European women still face economic, social barriers: EU commissioner

March 7, 2011 - 0:0

There exists gender gaps all over the world. It is observed even in the countries which claim full democracy. Discriminations in payments between men and women, is one of the most common difficulties facing women in the U.S., Europe and many other countries.

Tehran Times Women’s Desk raised the question in an exclusive interview with Viviane Reding, the European commissioner for justice, fundamental rights and citizenship.
“Women still face barriers to participating in the economy and society on a fully equal basis with men,” emphasized Reding.
Following is the text of the interview.
Q: How do you evaluate the situation of women in Europe, in family, in work and generally in society?
A: The European Union’s achievements in fostering equality between women and men have helped to improve the lives of many Europeans. The EU has guaranteed the right to equal pay for women and men for work of equal value, the right to family-related leave such as maternity leave.
Though in the European Social Fund we support every year around 5 million women in learning new skills and finding work and helping them to erode inequalities in the workplace. Europe has a high track record in fostering women's rights and promoting gender equality.
Nevertheless, there is still work ahead of us. Women still face barriers to participating in the economy and society on a fully equal basis with men. This dampens economic growth and represents a waste of talent. That is why I am committed to promoting gender equality in all EU policies. At the end of 2010, I set out a strategy for doing this over the next five years, with a series of actions across five different areas: the economy and labor market; equal pay; equality in senior positions; tackling gender violence; and promoting equality beyond the EU.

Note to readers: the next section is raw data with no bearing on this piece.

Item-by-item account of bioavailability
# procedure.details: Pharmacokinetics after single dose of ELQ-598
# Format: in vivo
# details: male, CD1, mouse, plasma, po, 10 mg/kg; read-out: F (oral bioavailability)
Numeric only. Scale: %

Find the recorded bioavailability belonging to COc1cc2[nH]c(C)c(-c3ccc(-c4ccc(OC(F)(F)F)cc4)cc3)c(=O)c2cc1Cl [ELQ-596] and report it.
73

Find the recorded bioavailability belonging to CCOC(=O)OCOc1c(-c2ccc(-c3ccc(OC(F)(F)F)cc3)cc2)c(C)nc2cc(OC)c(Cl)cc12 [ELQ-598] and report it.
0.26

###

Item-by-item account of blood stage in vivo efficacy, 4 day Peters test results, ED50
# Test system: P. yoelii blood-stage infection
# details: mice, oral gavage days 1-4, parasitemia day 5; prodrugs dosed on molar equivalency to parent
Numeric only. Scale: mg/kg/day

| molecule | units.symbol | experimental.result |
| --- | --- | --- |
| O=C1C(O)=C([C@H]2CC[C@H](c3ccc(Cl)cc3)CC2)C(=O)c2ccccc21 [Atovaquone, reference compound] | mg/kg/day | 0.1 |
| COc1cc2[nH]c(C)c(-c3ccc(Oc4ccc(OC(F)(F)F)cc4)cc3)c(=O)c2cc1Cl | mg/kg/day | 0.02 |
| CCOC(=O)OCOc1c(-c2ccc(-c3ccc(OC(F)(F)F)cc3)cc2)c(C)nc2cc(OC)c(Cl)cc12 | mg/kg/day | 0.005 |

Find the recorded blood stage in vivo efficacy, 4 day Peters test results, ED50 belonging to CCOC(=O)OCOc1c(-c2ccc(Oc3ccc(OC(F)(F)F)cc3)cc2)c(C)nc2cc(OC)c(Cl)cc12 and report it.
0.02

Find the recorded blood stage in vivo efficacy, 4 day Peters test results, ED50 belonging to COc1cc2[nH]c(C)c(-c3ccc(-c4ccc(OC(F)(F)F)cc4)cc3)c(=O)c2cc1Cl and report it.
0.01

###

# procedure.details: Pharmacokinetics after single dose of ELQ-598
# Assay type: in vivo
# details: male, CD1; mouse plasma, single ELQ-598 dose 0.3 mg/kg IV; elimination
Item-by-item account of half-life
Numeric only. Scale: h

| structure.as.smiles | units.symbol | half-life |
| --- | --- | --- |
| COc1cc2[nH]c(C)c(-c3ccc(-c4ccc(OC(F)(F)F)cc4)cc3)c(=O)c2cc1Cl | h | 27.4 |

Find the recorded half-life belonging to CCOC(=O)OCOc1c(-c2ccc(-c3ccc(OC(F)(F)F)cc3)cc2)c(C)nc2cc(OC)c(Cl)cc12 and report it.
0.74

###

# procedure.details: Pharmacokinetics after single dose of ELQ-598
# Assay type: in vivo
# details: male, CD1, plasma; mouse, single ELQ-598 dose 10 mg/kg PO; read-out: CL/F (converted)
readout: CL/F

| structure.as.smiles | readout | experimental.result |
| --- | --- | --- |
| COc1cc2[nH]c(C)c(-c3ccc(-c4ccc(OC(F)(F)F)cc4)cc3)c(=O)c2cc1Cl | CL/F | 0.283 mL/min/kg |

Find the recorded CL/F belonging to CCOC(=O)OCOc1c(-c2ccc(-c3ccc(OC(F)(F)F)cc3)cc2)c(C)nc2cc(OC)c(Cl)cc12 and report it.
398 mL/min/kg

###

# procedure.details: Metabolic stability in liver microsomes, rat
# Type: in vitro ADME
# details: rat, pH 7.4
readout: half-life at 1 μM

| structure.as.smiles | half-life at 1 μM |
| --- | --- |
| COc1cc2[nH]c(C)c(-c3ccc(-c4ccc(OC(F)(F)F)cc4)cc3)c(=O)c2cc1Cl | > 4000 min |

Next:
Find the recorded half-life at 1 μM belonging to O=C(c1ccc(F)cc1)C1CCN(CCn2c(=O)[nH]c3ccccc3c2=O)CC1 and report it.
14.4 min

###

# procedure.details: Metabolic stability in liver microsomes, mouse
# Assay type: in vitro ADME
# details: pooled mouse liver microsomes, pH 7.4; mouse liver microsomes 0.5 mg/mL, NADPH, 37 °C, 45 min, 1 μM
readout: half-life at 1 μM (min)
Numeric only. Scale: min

Q: Some media claim there is discrimination between genders in doing scientific research. Do you confirm it?
A: Yes, research is one of the areas where we still face a significant gender gap in Europe and where we still have progress to make. Across the EU as a whole, only 32% of engineers and scientists are women.
To achieve the EU's objectives of smart, sustainable and inclusive growth, women’s potential and talents need to be used more extensively across the economy and in particular in areas such as research which are key to economic growth.
Q: How do you weigh up the real situation of women in Europe?
A: There have been some encouraging recent trends. There are more women in the labor market: approaching 60% on average in the EU, up from 52% in 1998. In education and training, young women now represent more than half of university graduates in the EU: 59%.
However, gender gaps remain in many areas. In the labor market, women are still over-represented in lower paid sectors and under-represented in the top jobs. In the largest companies listed on the stock exchanges across Europe, men account for 89% of board members and women just for 11%.
The pay gap between women and men remains persistently wide: on average and across the whole economy, women in the EU earn 17.6% less per hour than men. And women also continue to work more unpaid hours than men at home